Foreign ministers of the North Atlantic Treaty Organization (NATO) agreed to include space as its new operational domain alongside air, land, sea and cyber, NATO Secretary General Jens Stoltenberg said Wednesday, as members believe space "can be used aggressively".
NATO, led by the United States, has been paving its way for Wednesday's decision.
In February, U.S. President Donald Trump signed Space Policy Directive-4, directing the Pentagon to draft legislation on creating a U.S. Space Force.
In August, he unveiled the new Space Command and called space "the next war-fighting domain".
Russia has repeatedly warned the risks of a space arms race. Russian President Vladimir Putin has warned that a new arms race might be developing between Russia and the United States – one that could spread into outer space.
The ministerial meeting was also shadowed by divergences on NATO's future development among its key members.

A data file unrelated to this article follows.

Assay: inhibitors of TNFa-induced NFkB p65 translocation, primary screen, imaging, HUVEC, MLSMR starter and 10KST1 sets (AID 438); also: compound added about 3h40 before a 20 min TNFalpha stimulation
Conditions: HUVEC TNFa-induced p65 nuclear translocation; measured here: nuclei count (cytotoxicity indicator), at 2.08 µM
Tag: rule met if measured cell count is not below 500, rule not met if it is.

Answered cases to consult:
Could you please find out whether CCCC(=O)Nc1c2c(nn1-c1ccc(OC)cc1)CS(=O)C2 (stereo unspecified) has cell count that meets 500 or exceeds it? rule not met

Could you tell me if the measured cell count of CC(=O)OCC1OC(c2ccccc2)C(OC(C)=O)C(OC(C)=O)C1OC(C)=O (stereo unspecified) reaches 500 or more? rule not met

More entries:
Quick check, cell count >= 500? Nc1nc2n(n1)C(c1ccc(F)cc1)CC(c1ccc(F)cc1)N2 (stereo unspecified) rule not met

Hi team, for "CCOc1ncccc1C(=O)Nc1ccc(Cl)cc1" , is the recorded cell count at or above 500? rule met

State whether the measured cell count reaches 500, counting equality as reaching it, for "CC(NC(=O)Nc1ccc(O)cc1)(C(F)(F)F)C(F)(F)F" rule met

French President Emmanuel Macron said that NATO was experiencing a "brain death" in an interview with the Economist published earlier this month. Macron said that he wanted a European defense network that would allow Europe to respond to threats without relying on the U.S. or NATO.
But this angered some eastern European countries who feel that they need NATO to protect them.
Prior to Wednesday's meeting, German Foreign Minister Heiko Maas called NATO "Europe's life insurance," urging NATO members to strengthen its political arm.
French Foreign Minister Jean-Yves Le Drian said that a "small group of eminent persons" should evaluate "the vision the alliance has of its values and aims".
As well as tackling the longer term issues, the foreign ministers were aiming to prepare the agenda for next month's NATO leaders' summit in London slated for December 3-4.